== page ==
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25 years later, local seminar looks to enhance ADA

If You Go

The Going Beyond the ADA
Workshop will be held at Library
building of Purdue Calumet beginning at 10 a.m. Tues. Walk-ins are accepted, and the event is open to the public and free.

Updated: June 24, 2014 8:16PM



HAMMOND ­— Twenty-five years after passage of the Americans With Disabilities Act, or ADA, it’s time for the country to look more broadly at designing public spaces, particularly classrooms, to accommodate anyone who wants to use them, disability rights advocates say.

At a Purdue University-Calumet seminar Tuesday, nearly 100 educators, administrators, and business people will be among those on hand to discuss going beyond the ADA and exploring universal design, the philosophy of building barrier-free environments to promote education for everyone, before people with extra needs even ask for them.

The concept of universal design goes further than the ADA, fundamentally changing the way professionals think about public spaces, especially classrooms, said Dr. Mary Lee Vance, director of academic advising for PUC.

Universal design is making sure there are no barriers for everyone to learn, she said. That may include instructors relying on videos with captions, building in extra time for test-taking for students with learning disabilities, or flexible attendance policies for veterans struggling with PTSD.

It may also include designing college campuses that make it easy to maneuver for people using scooters or wheelchairs or for visually impaired people.

Much of the seminar will be based on the new book “Beyond the Americans With Disabilities Act: Inclusive Policy and Practice for Higher Education,” published by the National Association of Student Personnel Administrators.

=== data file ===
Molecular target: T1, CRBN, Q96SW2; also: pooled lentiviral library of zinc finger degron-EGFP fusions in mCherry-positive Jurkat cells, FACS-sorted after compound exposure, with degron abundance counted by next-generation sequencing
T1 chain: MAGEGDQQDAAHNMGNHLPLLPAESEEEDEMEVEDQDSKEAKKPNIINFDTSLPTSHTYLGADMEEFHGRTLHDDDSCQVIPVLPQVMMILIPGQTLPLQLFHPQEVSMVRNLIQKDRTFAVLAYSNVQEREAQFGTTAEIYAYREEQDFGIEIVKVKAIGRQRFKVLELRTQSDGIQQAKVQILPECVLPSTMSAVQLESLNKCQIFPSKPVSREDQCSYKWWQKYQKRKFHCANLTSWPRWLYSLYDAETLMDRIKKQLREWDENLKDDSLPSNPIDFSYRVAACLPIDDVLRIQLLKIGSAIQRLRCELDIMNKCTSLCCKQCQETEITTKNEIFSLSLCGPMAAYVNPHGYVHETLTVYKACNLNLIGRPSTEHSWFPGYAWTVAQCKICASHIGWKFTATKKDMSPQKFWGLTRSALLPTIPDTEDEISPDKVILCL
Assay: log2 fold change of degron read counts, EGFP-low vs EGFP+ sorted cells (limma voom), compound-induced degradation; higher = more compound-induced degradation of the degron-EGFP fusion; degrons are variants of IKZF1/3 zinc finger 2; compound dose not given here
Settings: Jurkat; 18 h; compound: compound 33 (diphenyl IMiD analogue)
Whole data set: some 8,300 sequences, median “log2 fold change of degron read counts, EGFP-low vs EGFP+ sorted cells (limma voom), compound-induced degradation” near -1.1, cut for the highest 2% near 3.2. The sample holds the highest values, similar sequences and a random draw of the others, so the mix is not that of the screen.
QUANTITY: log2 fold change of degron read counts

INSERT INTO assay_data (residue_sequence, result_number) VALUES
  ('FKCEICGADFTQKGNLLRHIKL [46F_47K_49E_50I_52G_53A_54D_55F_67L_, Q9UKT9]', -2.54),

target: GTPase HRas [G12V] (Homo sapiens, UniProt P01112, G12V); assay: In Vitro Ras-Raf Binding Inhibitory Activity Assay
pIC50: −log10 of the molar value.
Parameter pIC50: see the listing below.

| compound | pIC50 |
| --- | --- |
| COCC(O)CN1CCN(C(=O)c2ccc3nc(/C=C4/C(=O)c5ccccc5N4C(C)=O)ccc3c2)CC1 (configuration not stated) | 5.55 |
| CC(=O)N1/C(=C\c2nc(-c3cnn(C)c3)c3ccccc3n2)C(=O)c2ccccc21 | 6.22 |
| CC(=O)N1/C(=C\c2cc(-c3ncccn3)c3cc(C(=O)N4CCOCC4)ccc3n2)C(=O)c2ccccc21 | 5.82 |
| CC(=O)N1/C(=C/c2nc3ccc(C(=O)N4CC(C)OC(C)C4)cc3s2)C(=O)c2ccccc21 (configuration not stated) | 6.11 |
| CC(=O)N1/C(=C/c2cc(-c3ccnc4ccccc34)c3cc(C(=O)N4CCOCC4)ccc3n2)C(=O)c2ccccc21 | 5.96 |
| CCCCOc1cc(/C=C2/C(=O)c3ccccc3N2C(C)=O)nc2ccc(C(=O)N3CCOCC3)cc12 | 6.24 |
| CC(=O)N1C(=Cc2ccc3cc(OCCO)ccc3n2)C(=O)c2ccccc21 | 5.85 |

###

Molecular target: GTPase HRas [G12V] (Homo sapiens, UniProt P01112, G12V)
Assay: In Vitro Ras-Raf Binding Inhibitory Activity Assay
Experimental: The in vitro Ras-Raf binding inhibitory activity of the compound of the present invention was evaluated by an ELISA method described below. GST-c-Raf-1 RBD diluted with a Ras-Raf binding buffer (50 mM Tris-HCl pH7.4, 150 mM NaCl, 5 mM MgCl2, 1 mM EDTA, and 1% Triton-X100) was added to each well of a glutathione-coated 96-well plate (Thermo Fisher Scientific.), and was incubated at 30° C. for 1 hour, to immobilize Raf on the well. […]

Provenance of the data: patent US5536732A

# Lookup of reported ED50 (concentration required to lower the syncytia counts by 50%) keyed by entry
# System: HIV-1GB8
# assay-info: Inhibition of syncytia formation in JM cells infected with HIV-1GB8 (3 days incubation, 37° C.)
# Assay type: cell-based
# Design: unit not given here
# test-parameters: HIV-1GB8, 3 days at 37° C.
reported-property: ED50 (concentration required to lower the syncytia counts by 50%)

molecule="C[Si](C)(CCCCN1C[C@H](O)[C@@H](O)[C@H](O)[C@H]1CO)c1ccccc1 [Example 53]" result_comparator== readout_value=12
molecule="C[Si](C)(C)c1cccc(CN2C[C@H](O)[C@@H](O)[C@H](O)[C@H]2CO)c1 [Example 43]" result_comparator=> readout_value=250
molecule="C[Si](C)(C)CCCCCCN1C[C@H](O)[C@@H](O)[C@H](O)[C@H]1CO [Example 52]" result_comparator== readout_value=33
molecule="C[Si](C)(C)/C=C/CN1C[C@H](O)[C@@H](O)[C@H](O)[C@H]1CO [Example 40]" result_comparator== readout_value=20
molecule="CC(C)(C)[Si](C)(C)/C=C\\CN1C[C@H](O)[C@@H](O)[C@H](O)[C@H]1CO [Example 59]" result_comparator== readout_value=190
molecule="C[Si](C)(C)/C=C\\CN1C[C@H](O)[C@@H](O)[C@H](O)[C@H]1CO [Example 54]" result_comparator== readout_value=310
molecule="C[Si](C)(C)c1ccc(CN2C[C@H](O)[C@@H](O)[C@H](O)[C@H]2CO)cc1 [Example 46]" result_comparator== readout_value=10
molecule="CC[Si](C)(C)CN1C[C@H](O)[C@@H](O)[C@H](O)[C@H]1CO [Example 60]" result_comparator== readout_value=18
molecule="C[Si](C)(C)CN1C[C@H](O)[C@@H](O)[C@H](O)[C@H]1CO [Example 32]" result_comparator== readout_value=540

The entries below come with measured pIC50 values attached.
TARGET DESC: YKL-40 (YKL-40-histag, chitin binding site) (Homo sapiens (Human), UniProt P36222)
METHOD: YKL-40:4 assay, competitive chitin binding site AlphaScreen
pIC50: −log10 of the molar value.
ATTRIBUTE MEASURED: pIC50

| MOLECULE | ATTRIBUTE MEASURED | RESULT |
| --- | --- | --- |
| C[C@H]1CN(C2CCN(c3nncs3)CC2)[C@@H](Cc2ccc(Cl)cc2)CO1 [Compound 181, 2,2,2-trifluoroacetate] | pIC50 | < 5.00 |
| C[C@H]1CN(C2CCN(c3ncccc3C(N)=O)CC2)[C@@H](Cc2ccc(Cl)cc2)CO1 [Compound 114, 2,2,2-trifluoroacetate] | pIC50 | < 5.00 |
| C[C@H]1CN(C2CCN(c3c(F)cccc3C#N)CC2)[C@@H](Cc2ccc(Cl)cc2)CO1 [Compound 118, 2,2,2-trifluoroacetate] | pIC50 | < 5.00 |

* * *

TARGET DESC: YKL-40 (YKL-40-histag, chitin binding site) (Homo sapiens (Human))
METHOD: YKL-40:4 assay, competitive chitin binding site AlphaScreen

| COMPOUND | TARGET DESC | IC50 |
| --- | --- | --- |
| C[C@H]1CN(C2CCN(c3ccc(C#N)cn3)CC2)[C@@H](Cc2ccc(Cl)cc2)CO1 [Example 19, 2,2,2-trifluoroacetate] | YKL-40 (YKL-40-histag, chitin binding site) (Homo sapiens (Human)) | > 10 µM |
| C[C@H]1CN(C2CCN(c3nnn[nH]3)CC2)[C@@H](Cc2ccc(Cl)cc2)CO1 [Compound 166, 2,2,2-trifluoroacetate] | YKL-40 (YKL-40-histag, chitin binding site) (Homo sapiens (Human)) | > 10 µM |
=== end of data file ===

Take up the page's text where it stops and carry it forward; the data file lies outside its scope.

Vance is the lead editor of the book, a collection of essays, empirical studies, histories and best practices for promoting universal design in institutions, particularly colleges and universities.

“Even today, we are still dealing with issues of inequity” in public transportation, employment, universities and more, said Vance, an energetic, passionate advocate who is physically disabled. “Universal design is when society recognizes you are important part of society, and it’s our responsibility to be sure we are accessible to you.”

The seminar will include comments from disability rights advocates and sessions on topics such as building a universal design curriculum and making Internet access easier for all students.

“It’s about removing barriers for all students, even commuter students, for first generation students,” said Dr. Dhanfu Elston, a seminar leader and one of the book’s contributors. “What kind of signal does universal design send to all of our students across campus? I felt as if many of my colleagues and many administrators only looked at the ADA at a fundamental level of what do we need to do to make sure we don’t end up in the news.”

The ADA continues to challenge local municipalities and businesses, so discussing a higher level of thinking like universal design is a tough but necessary sell, Vance said.

“A lot of people are afraid universal design costs more money, or they have a really hard time visualizing having a society that is truly accessible to the diversity of people we are. We want to educate people, in particular students affairs personnel, that they need to start changing the way they do business.

“It’s a systemic process that needs to be built into the way schools do business.”



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